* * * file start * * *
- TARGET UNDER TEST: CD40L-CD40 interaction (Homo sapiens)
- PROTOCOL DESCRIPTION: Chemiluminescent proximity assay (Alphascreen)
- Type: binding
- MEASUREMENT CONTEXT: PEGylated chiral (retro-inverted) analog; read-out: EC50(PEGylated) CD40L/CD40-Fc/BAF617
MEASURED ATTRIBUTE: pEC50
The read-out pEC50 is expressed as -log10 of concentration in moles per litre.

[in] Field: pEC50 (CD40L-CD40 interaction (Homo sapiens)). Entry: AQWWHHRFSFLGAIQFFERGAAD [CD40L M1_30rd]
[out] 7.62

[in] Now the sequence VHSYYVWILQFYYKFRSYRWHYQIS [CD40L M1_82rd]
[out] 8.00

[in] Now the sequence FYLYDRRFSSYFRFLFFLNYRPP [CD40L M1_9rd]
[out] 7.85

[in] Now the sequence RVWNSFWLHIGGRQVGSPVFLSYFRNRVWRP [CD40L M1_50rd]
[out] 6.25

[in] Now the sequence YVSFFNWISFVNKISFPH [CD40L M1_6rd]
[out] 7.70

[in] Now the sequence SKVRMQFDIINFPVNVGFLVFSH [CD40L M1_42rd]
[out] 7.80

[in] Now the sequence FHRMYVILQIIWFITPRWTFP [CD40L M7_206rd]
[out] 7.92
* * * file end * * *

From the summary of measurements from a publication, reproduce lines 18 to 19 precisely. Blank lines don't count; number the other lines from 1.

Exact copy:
[out] 7.80

[in] Now the sequence FHRMYVILQIIWFITPRWTFP [CD40L M7_206rd]